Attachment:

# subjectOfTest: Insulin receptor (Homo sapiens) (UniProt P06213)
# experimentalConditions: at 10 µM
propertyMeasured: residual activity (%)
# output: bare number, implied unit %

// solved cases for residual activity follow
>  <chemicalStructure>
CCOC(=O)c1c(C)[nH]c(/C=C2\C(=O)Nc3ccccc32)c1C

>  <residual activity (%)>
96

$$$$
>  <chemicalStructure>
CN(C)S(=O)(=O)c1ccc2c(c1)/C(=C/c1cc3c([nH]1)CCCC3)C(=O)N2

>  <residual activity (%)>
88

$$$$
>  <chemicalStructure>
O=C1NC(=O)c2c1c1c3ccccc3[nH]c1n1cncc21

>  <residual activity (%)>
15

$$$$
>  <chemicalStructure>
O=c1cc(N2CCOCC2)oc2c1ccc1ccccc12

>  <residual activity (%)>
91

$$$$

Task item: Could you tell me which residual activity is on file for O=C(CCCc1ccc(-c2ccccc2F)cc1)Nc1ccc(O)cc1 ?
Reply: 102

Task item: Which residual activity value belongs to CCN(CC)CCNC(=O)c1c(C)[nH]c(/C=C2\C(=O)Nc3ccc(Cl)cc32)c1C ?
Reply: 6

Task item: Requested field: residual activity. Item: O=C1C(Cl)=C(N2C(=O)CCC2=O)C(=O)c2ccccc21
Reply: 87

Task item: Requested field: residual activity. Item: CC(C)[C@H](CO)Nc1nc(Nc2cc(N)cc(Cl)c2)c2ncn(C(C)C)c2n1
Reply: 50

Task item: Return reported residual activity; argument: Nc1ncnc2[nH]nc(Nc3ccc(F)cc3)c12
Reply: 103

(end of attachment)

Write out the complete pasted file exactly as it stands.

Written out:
# subjectOfTest: Insulin receptor (Homo sapiens) (UniProt P06213)
# experimentalConditions: at 10 µM
propertyMeasured: residual activity (%)
# output: bare number, implied unit %

// solved cases for residual activity follow
>  <chemicalStructure>
CCOC(=O)c1c(C)[nH]c(/C=C2\C(=O)Nc3ccccc32)c1C

>  <residual activity (%)>
96

$$$$
>  <chemicalStructure>
CN(C)S(=O)(=O)c1ccc2c(c1)/C(=C/c1cc3c([nH]1)CCCC3)C(=O)N2

>  <residual activity (%)>
88

$$$$
>  <chemicalStructure>
O=C1NC(=O)c2c1c1c3ccccc3[nH]c1n1cncc21

>  <residual activity (%)>
15

$$$$
>  <chemicalStructure>
O=c1cc(N2CCOCC2)oc2c1ccc1ccccc12

>  <residual activity (%)>
91

$$$$

Task item: Could you tell me which residual activity is on file for O=C(CCCc1ccc(-c2ccccc2F)cc1)Nc1ccc(O)cc1 ?
Reply: 102

Task item: Which residual activity value belongs to CCN(CC)CCNC(=O)c1c(C)[nH]c(/C=C2\C(=O)Nc3ccc(Cl)cc32)c1C ?
Reply: 6

Task item: Requested field: residual activity. Item: O=C1C(Cl)=C(N2C(=O)CCC2=O)C(=O)c2ccccc21
Reply: 87

Task item: Requested field: residual activity. Item: CC(C)[C@H](CO)Nc1nc(Nc2cc(N)cc(Cl)c2)c2ncn(C(C)C)c2n1
Reply: 50

Task item: Return reported residual activity; argument: Nc1ncnc2[nH]nc(Nc3ccc(F)cc3)c12
Reply: 103